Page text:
Attorney General Chris Koster and the Missouri Hospital Association (MHA) are teaming up to educate Missourians about possible scams surrounding the new federal Health Insurance Exchange plans that begin enrollment on October 1st. As part of the Affordable Care Act, an insurance marketplace, commonly referred to as an exchange, will provide individuals with options for private health insurance coverage to comply with the law's minimum essential coverage requirement.
"As with any new system, scam artists may prey upon consumers who are attempting to comply with the law," said Koster. "My concern is that scammers will use the insurance coverage enrollment period opening on October 1 as an opportunity to commit fraud."
Consumers seeking insurance coverage through the exchange will need to provide personal information in order to determine which plans are available to them and to sign up for health insurance coverage. Missouri Hospital Association President and CEO Herb Kuhn warns that scammers may attempt to con people into thinking that they are enrolling in a marketplace insurance plan when they are not.
"Scammers may trick consumers using phony websites, mailings, calls, or visits to the home," said Kuhn. "We want Missourians to be on the lookout for fraudsters asking consumers to provide personal information or to take steps that are not actually required."
Scammers could use personal information to commit financial identity theft, medical identity theft, or insurance identity theft. Financial identity theft is when a scam artist steals your information to access your accounts or to open a line of credit in your name. Medical identity theft happens when the scam artist gets medical treatment by using your information. Insurance identity theft is when someone uses your information to sign up for coverage.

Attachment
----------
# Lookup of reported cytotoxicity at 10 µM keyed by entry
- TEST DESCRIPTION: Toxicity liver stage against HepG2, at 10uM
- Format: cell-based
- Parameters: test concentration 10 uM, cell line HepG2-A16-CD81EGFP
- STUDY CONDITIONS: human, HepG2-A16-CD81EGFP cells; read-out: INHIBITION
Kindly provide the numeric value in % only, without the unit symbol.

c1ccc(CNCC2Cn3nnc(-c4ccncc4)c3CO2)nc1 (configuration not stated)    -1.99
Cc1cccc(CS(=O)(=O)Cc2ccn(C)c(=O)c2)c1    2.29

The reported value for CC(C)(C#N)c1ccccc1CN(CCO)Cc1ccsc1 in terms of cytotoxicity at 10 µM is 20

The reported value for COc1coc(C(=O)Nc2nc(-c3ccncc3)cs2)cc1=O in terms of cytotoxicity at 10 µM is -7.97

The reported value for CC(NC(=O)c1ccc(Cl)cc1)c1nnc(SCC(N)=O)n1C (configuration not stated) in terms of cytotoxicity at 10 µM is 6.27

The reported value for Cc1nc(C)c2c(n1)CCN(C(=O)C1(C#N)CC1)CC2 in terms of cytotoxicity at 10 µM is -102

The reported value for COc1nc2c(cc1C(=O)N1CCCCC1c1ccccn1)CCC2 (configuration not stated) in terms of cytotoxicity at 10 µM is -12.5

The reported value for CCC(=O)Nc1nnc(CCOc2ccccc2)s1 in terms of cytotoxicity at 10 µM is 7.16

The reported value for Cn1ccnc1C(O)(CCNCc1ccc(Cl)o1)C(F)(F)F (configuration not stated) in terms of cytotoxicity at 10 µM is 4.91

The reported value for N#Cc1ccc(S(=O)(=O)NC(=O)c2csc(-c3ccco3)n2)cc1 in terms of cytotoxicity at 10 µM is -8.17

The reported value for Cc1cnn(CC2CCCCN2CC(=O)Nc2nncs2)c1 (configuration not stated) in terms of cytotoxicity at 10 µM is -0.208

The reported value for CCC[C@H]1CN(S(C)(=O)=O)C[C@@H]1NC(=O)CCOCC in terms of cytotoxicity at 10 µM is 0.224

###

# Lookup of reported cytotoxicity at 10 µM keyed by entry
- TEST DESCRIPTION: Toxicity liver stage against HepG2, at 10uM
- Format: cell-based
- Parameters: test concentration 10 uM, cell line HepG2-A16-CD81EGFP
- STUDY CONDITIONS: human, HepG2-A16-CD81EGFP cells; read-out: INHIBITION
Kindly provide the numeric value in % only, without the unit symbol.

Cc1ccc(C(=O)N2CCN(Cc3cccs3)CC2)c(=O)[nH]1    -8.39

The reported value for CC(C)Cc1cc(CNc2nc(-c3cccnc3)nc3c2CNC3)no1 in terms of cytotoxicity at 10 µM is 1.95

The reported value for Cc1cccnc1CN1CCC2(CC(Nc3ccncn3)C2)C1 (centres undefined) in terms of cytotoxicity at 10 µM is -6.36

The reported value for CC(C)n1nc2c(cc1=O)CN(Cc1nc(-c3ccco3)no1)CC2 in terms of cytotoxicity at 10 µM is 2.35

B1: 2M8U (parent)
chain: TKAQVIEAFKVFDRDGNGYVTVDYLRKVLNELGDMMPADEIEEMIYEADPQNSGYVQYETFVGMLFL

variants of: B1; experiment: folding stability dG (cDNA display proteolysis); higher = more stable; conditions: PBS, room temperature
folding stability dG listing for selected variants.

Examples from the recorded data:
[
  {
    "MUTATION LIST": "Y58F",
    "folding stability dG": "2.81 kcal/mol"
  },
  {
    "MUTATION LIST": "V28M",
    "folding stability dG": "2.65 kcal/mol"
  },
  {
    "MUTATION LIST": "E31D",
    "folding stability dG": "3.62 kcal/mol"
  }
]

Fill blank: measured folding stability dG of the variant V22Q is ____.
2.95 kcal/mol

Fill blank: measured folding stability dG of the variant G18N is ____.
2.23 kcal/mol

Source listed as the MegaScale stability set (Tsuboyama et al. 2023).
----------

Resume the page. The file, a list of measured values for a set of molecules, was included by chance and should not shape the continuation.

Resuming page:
In an attempt to prevent Missourians from becoming a victim of these types of identity theft, Koster and the MHA offer the following tips:
• Beware of people asking for money to enroll you in the Marketplace, "Exchange," or "Obamacare" insurance. Legitimate enrollment assisters will NOT ask for money. Especially be wary of anyone offering to sell Obamacare insurance cards. Scammers could try to sell you an insurance card without enrolling you in an insurance plan.
• Check Credentials. Ask anyone who wants to help you enroll to verify their affiliation. In addition to your licensed insurance agent, there are two new types of licensed assistants who can also help you take the steps necessary to sign up: Certified Application Counselors and Insurance Navigators.
• Certified Application Counselors are part of organizations, such as hospitals, that have been certified by the Center for Medicare & Medicaid Services.
• Insurance Navigators are licensed with the Missouri Department of Insurance.